This change became clear to me in a rather unsettling way a few weeks ago in a conversation with a journalist on a major prominent big-city newspaper. He said he didn’t think that the age discrimination I write about as the scourge of programmers and engineers applies to the foreign-born. He seemed to buy into the notion that immigrants are hardier than U.S. natives, and when they reach age 35 or 40, they’ll still find programming and engineering jobs. An outrageous statement — yes indeed, the immigrants suffer from age discrimination too — from an otherwise very thoughtful, reasonable guy, starkly illustrating today’s liberal (and in the case of Rubin et al, business conservative) climate.
Now, what about Frum’s remarks? He begins by citing CIS research, that shows that not only have most new jobs in recent years gone to immigrants, but also the natives have actually lost ground, i.e. fewer are employed now in absolute numbers. He then points out that this is in stark contrast to what the “experts” say. In my view, he falters a bit by citing as experts people who don’t actually do real research on immigration, e.g. Nowrasteh, but merely cite (very selectively cite, at that) research of others. But then he does cite a prominent researcher, another UC Davis colleague, Giovanni Peri.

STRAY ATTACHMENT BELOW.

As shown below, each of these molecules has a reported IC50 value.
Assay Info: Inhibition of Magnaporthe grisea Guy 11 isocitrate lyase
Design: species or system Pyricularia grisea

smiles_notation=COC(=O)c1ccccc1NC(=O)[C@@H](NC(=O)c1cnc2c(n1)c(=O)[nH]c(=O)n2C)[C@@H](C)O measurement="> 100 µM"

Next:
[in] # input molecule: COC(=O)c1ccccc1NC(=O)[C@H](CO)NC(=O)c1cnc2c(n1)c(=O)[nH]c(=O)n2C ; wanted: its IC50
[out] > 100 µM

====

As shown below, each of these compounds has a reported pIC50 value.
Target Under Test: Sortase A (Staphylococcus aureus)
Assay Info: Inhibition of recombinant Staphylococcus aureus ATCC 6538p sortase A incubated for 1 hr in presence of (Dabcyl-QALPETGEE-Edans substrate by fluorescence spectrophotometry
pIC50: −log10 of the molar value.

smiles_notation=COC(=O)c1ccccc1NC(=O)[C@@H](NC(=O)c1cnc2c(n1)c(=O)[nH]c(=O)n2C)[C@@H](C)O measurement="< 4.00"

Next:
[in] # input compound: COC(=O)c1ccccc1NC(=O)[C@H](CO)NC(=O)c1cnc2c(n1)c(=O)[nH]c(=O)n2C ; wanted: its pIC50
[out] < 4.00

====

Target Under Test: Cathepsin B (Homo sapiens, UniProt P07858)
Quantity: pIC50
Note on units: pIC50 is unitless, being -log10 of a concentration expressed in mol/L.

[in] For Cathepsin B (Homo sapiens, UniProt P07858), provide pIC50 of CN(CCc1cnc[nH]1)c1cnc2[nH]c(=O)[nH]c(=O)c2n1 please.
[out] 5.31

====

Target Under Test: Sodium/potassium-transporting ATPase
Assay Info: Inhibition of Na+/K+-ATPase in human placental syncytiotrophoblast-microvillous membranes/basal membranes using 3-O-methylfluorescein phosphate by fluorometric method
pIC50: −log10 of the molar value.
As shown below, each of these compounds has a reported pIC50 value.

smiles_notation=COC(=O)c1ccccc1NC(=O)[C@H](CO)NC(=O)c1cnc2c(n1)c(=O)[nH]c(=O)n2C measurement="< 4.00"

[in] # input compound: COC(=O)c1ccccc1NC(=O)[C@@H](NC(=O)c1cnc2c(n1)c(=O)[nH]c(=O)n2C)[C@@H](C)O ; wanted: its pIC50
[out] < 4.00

Giovanni has become THE go-to guy for pro-immigration views these days. Notably he played that role for the Obama White House, as I recently reported, and here Frum has gone to him as well. Frum then presents Giovanni’s complementarity argument, and tries to deconstruct it.
Though Frum gets bonus points with me for noting the fragility of statistical regression models, I think he misses a couple of important points about Giovanni’s analysis.
First, Giovanni’s “engineer and construction worker” parable is reasonable if we have a shortage in either occupation. But we don’t. We have a surplus, which is eroding wages and job opportunities in both professions.
Second, in contrast to the rosy picture Giovanni painted for Frum, he himself has conceded that highly-educated Americans are indeed displaced by the immigrants, and that there is at least some concomitant wage loss (Giovanni Peri and Chad Sparber, Highly-Educated Immigrants and Native Occupational Choice, working paper, 2008):
…we assess whether native-born workers with graduate degrees respond to an increased presence of highly-educated foreign-born workers by choosing new occupations with different skill content.